September 01, 2000

House No. 1



When the new Soviet government decided to “temporarily” move their capital from St. Petersburg to Moscow in early 1918, they were a bit hesitant to move right into the Kremlin, given its association as “a center of reactionary tsarist power.” So Vladimir Lenin moved into room #107 at the National Hotel, directly across Okhotny Ryad from the Kremlin.

The move to Moscow proved anything but temporary, both for the government and Lenin. Ironically, room #107 now provides a perfect view of Lenin’s final resting place—the granite mausoleum on Red Square.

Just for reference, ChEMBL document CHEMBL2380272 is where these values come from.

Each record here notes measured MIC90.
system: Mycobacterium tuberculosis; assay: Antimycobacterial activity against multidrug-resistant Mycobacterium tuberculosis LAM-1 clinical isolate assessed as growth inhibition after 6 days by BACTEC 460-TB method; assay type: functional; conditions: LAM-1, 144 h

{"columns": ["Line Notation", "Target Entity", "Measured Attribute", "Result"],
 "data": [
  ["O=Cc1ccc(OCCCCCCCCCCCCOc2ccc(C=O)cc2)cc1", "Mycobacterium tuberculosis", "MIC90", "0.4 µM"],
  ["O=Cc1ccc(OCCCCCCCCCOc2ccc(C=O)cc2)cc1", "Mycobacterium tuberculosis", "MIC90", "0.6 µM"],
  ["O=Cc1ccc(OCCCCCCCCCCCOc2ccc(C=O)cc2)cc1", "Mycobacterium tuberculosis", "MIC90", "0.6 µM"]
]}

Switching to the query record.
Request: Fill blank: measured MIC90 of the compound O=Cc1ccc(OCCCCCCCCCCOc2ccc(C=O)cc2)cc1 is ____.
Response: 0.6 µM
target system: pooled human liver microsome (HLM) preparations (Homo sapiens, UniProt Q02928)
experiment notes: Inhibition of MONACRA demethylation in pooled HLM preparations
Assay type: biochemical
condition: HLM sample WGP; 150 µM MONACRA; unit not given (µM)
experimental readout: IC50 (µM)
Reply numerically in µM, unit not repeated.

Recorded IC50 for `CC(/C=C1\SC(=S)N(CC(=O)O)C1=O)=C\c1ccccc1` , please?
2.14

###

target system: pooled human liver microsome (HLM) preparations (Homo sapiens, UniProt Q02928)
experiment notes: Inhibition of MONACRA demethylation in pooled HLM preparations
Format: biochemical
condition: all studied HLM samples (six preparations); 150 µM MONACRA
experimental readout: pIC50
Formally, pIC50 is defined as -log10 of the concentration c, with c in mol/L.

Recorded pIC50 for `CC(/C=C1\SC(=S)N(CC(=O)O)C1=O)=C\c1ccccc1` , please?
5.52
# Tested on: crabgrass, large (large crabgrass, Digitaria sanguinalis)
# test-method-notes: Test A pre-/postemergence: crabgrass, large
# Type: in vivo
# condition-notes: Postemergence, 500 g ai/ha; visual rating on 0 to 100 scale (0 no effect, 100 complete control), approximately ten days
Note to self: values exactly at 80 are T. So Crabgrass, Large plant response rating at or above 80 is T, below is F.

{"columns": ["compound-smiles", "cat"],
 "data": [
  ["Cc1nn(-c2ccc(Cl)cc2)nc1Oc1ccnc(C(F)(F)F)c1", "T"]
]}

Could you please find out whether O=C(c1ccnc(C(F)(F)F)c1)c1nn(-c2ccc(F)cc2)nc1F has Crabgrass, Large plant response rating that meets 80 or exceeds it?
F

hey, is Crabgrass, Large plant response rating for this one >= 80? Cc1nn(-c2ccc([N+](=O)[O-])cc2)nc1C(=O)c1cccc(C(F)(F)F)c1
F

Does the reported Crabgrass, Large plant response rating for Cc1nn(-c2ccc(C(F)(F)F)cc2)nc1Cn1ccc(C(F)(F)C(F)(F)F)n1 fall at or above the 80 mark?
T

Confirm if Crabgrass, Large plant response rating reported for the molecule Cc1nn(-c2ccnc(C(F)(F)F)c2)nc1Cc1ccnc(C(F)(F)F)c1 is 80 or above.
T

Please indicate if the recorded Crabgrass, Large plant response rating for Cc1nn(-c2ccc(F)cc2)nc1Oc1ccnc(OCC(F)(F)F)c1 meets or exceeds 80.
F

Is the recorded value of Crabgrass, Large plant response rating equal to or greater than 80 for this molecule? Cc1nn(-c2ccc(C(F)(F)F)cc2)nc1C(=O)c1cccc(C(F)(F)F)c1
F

Lenin actually ended up living in the National for only about a week. What with World War I raging (a main reason the Bolshevik government evacuated Petersburg) and Civil War looming, the high walls of the Kremlin had some distinct security advantages. Lenin took up residence in a small apartment that had previously been the chambers of the tsar’s procurator, in the Senate building. The only piece of furniture preserved since Vladimir Iliych lived and slept in #107 is his green desk, which looks rather humble amid the  National’s luxurious surroundings.


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